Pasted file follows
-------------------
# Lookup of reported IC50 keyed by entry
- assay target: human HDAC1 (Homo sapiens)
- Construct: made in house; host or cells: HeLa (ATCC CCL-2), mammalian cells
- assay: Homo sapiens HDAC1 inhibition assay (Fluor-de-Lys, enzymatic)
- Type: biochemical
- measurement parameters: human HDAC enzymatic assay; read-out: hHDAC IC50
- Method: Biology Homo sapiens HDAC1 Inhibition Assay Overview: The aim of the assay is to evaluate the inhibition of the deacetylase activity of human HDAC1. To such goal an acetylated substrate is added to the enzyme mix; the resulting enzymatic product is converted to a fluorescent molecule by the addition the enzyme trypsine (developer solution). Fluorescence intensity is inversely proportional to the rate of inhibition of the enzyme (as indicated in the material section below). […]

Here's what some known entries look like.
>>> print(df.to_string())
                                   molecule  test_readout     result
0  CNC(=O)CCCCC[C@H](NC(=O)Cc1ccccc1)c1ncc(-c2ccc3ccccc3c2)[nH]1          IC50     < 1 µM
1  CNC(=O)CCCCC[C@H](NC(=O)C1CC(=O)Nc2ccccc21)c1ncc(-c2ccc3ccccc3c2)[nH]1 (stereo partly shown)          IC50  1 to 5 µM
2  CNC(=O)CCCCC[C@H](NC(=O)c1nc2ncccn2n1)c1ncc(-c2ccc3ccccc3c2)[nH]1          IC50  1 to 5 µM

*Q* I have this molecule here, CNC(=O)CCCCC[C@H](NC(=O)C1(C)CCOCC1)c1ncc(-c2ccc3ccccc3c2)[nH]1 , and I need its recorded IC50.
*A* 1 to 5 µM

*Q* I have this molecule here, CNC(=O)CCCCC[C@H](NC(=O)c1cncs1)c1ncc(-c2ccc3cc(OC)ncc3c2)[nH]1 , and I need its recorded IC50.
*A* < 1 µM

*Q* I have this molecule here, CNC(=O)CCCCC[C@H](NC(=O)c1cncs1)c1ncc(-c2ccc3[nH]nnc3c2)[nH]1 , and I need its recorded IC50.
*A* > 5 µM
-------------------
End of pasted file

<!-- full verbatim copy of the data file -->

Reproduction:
# Lookup of reported IC50 keyed by entry
- assay target: human HDAC1 (Homo sapiens)
- Construct: made in house; host or cells: HeLa (ATCC CCL-2), mammalian cells
- assay: Homo sapiens HDAC1 inhibition assay (Fluor-de-Lys, enzymatic)
- Type: biochemical
- measurement parameters: human HDAC enzymatic assay; read-out: hHDAC IC50
- Method: Biology Homo sapiens HDAC1 Inhibition Assay Overview: The aim of the assay is to evaluate the inhibition of the deacetylase activity of human HDAC1. To such goal an acetylated substrate is added to the enzyme mix; the resulting enzymatic product is converted to a fluorescent molecule by the addition the enzyme trypsine (developer solution). Fluorescence intensity is inversely proportional to the rate of inhibition of the enzyme (as indicated in the material section below). […]

Here's what some known entries look like.
>>> print(df.to_string())
                                   molecule  test_readout     result
0  CNC(=O)CCCCC[C@H](NC(=O)Cc1ccccc1)c1ncc(-c2ccc3ccccc3c2)[nH]1          IC50     < 1 µM
1  CNC(=O)CCCCC[C@H](NC(=O)C1CC(=O)Nc2ccccc21)c1ncc(-c2ccc3ccccc3c2)[nH]1 (stereo partly shown)          IC50  1 to 5 µM
2  CNC(=O)CCCCC[C@H](NC(=O)c1nc2ncccn2n1)c1ncc(-c2ccc3ccccc3c2)[nH]1          IC50  1 to 5 µM

*Q* I have this molecule here, CNC(=O)CCCCC[C@H](NC(=O)C1(C)CCOCC1)c1ncc(-c2ccc3ccccc3c2)[nH]1 , and I need its recorded IC50.
*A* 1 to 5 µM

*Q* I have this molecule here, CNC(=O)CCCCC[C@H](NC(=O)c1cncs1)c1ncc(-c2ccc3cc(OC)ncc3c2)[nH]1 , and I need its recorded IC50.
*A* < 1 µM

*Q* I have this molecule here, CNC(=O)CCCCC[C@H](NC(=O)c1cncs1)c1ncc(-c2ccc3[nH]nnc3c2)[nH]1 , and I need its recorded IC50.
*A* > 5 µM